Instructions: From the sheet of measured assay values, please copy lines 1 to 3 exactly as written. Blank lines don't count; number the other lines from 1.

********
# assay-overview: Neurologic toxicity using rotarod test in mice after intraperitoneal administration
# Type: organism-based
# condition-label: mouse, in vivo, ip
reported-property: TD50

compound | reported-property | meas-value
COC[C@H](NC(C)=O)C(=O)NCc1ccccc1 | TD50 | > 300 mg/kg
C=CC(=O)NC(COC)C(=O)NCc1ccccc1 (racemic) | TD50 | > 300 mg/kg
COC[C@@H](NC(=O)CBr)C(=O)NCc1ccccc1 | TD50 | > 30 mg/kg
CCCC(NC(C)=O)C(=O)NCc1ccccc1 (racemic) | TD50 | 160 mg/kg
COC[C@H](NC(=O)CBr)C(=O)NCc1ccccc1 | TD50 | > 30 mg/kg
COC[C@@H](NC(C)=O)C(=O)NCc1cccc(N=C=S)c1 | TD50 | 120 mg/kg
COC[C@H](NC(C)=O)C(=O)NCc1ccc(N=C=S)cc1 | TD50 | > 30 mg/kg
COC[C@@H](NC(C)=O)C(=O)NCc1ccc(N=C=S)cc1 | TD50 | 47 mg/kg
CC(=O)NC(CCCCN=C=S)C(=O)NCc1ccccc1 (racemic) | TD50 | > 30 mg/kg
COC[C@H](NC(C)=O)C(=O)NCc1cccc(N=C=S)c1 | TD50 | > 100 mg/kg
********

# assay-overview: Neurologic toxicity using rotarod test in mice after intraperitoneal administration
# Type: organism-based
# condition-label: mouse, in vivo, ip